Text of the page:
I studied their behaviors as I kept my distance from some of the perches. If I wanted the best of action and a reasonable time to get myself ready for a shot, I had to choose Cormorants that were perched lowest to the water. The cue for my readiness was their twitching and peculiar cocking of the head, their piercing blue eyes observing what might be approaching them in or out of the water. Slight flaps of wings as they adjusted their feet on the perch meant they were almost ready to take a plunge. They were used to the boaters who ignored them, but not this odd kayaker with the one big eye who that was lurking among them.
My boat continued to drift with the current ever so slightly, so I used my paddle to carefully correct to the right angle. Once in position to photograph a single bird, I laid my paddle on my lap and held my breath, drifting closer than I ever imagined. I hefted and steadied my 500mm lens and muttered, “go” to the obviously uneasy Cormorant. Usually, that command was readily heeded; but this cocky Cormorant seemed to feel unthreatened. I approached to within perhaps eight feet, much too close under ordinary circumstances. This big bird was an exception to the rule of expected behavior. The Cormorant was too habituated, his flight or fight instinct dulled by years of exposure to humankind.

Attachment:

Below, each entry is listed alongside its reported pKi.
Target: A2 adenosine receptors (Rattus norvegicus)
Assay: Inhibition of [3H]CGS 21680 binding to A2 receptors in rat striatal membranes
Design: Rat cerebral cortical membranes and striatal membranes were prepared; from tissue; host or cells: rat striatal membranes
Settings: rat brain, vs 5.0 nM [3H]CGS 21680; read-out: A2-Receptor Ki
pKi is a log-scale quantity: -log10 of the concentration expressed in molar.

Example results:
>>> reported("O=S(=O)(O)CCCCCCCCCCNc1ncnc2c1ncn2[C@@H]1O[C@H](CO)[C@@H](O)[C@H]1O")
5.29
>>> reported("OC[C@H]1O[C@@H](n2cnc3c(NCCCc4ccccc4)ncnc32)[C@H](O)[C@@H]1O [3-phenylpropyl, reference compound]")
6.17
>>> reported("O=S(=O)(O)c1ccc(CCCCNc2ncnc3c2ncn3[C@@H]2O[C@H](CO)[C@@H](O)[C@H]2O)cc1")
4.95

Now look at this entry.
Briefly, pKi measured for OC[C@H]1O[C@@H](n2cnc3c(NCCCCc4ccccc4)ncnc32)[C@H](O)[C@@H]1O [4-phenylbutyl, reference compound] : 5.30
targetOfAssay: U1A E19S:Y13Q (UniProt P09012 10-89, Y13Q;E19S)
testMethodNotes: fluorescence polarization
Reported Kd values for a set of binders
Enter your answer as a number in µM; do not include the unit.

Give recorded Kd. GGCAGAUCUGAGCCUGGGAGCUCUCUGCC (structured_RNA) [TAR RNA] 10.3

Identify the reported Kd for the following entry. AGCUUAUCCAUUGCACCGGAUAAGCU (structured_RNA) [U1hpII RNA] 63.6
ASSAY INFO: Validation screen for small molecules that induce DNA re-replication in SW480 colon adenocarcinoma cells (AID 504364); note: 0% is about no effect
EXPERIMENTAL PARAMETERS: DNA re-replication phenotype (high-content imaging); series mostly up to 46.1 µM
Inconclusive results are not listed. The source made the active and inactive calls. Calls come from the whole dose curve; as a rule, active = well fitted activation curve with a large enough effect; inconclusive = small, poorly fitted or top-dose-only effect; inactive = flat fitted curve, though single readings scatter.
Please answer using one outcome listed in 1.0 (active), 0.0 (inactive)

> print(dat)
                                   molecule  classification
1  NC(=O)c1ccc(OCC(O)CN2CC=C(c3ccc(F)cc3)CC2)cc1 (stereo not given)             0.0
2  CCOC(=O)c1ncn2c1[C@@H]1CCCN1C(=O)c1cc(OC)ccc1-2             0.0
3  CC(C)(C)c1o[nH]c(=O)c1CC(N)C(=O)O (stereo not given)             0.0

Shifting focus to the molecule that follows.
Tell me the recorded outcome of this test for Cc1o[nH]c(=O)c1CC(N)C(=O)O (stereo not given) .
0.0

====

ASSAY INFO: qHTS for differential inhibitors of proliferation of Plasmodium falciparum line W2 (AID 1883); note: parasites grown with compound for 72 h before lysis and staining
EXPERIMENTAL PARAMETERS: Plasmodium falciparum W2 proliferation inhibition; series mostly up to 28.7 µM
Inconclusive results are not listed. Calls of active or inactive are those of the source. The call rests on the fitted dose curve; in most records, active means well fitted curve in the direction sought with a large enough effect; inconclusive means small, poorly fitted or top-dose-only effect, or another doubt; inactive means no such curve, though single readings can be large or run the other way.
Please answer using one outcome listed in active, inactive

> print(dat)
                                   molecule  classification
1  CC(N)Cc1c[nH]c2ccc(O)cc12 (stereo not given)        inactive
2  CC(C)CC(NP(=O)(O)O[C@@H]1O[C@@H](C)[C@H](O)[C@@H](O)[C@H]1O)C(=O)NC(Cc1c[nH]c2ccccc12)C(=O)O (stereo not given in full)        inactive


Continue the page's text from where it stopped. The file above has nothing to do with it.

He ignored my intrusion, allowing several good shots as I continued my float.
Thankfully, most of the time when I was at a greater distance they leapt onto the water with a flurry of feathered enthusiasm, their speedy feet reminding me of that Biblical miracle of “walking on water.” Time after time, I released the shutter in a flurry of frames per second. I felt like a duck hunter must feel, only these silly birds kept flying whether I “shot” them or not, repeating themselves for my amusement as if I was in a funhouse arcade. The low branches came alive as the birds splashed, “ran” on water, and flew in what seemed like wacky performance art. You would think I had plenty of time for the shots, but not so, as my boat constantly twirled with the lake’s current, moving me beyond the birds, forcing me to twist and turn in a photographer’s version of kayak-yoga.
The entire photo journey on Quake Lake is a challenge but well worth the indefinable rewards of a day well spent. When paddling about be on the lookout for other wildlife, such as eagles, osprey, and at least one big moose, which I followed at a distance while he swam toward the opposite shoreline. If you would like to give this adventure a try, do so. Most of the time, I’ve found that Quake Lake’s waters are tranquil early on, picking up turbulence after about 11a.m., when wind and whitecaps are not unusual. But the Cormorants are there throughout the day, a ready entertainment for boaters, fishermen and photographers.
Crazy enough…I can’t wait to go back.
VIDEO: The Hebgen Lake Earthquake
On August 17, 1959, one of nature's most powerful forces was unleashed in the Madison Canyon, just outside the border of Yellowstone National Park. The canyon was packed with people, cars, tents, and trailers. At just before midnight a massive earthquake shook the canyon and in a few seconds, changed the land and the people forever. The Madison River Canyon Earthquake area provides a vivid reminder of how the landscape and the people were suddenly changed on that August night. This video tells the story of the Hebgen Lake Earthquake.